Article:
On Thursday morning, I met a 75 YOM (year old male) who had lost vision just the day before. He was referred to me for evaluation of a dense vitreous hemorrhage in his left eye. He is healthy and never had any eye problems before.
This is one of the more difficult patient situations for me to manage. This is a case of a dense vitreous hemorrhage in a patient without diabetes.
The situation is challenging for several reasons. The hemorrhage happens suddenly and without warning. A vitreous hemorrhage is painless, yet can produce profound vision loss depending upon the amount of bleeding. Up to this moment, most patients have enjoyed excellent vision. I don’t blame patients for being anxious.
The situation is more complex because I can’t make a definitive diagnosis as to the actual cause of the vitreous bleeding. Blood in the vitreous causes immediate loss of vision because it blocks the light from hitting the retina.
Patients can’t see “out” and I can’t see “in.”
Causes of Vitreous Hemorrhage
There are only 2 likely causes of the vitreous hemorrhage in this scenario. Bleeding with a retinal tear or bleeding without a retinal tear.
Remember that retinal tears can cause retinal detachments. Retinal detachments are potentially blinding and will require surgery to repair.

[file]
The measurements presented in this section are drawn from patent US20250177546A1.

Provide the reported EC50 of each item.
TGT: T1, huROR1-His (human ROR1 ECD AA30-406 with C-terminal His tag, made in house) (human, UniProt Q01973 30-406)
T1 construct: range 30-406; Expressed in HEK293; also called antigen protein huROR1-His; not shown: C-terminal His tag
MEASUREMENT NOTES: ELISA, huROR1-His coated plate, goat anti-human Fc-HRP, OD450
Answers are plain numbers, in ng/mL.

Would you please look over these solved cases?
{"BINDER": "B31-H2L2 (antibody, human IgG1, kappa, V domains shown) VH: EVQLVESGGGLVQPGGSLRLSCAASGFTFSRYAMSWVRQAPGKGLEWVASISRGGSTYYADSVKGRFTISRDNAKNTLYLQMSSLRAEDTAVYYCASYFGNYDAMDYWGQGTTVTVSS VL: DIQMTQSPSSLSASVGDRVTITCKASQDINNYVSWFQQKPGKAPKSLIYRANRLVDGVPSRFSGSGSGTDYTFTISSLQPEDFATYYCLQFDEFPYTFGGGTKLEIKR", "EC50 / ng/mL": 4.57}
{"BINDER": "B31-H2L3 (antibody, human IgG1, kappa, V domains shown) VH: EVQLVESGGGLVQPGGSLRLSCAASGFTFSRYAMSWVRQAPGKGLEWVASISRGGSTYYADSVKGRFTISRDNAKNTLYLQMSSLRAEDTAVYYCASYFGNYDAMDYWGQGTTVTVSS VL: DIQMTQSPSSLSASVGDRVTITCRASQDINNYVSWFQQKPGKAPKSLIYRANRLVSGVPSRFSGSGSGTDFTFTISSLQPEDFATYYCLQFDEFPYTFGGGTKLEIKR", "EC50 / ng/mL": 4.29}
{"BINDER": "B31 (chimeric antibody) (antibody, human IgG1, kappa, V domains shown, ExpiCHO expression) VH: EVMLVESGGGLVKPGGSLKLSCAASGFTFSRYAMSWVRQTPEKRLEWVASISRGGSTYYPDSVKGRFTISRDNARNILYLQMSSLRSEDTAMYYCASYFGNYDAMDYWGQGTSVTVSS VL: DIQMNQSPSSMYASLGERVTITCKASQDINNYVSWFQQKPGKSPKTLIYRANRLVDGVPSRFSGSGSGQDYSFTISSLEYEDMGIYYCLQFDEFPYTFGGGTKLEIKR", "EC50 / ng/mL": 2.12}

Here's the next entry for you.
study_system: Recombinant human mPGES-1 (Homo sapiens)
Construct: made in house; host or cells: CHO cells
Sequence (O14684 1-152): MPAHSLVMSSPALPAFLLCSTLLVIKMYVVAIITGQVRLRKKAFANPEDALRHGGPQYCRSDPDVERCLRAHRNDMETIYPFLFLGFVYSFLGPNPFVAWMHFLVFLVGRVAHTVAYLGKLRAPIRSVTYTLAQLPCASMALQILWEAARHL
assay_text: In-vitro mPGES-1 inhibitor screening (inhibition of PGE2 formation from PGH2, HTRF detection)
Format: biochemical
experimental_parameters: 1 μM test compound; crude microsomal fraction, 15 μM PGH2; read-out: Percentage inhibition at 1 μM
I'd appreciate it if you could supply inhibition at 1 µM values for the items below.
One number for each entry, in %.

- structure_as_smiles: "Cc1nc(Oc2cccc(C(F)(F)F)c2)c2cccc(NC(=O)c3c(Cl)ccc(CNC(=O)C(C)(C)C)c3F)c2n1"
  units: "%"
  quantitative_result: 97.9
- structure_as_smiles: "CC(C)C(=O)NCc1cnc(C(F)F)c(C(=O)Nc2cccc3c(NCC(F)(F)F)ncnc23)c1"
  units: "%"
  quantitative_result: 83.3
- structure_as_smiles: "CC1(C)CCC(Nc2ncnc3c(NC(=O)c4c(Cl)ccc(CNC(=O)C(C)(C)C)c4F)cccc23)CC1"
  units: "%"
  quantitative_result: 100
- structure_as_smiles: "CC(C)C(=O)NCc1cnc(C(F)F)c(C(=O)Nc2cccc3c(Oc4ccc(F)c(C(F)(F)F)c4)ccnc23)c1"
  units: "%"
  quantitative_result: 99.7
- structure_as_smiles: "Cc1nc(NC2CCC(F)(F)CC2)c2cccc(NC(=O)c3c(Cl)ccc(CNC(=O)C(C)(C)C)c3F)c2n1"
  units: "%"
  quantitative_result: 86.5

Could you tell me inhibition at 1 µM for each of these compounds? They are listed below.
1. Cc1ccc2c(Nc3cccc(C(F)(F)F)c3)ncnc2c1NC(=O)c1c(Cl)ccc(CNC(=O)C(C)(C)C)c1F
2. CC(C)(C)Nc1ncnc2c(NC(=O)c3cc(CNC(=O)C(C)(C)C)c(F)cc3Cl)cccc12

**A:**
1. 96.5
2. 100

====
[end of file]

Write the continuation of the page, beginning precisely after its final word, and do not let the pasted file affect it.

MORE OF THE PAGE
Therefore, an undiagnosed retinal tear has the potential for developing a retinal detachment at any time.
Appropriate treatment for a retinal tear with vitreous hemorrhage might be to operate (vitrectomy) and remove the blood. Removal of the blood allows excellent visualization of the retina and the tear.
Appropriate treatment for a vitreous hemorrhage without a tear is to wait – do nothing.
After performing an ultrasound (B-Scan ultrasound), I was able to determine that the retina was not detached. Therefore, there was no immediate cause for concern.
Vitrectomy for Vitreous Hemorrhage, or NOT?
Again, the dilemma is that I don’t know for sure if there is a retinal tear. I only know that there is no retinal detachment and there may or may not be a retinal tear.
The might absorb over the next few weeks allowing better and more definitive examination, or it might not. There’s about a 50/50 chance the blood will absorb. It may take weeks to go away if at all.
Meanwhile, a retinal detachment could ensue.
Advantages of waiting are avoidance of an operation and its possible complications.
Disadvantages of waiting:
- retinal detachment develops (potential for permanent loss of vision)
- possibility of emergency surgery (never ideal)
- surgery may be needed anyway (blood doesn’t absorb)
- frequent return office visits
Advantage to Vitrectomy
- definitive treatment
- faster restoration of vision
- likely avoid retinal detachment
Risks of Vitrectomy
- blinding infection (endophthalmitis – chance is less than cataract surgery)
- creating a retinal detachment (about 2% chance)
After balancing all his options, my patient chose to operate.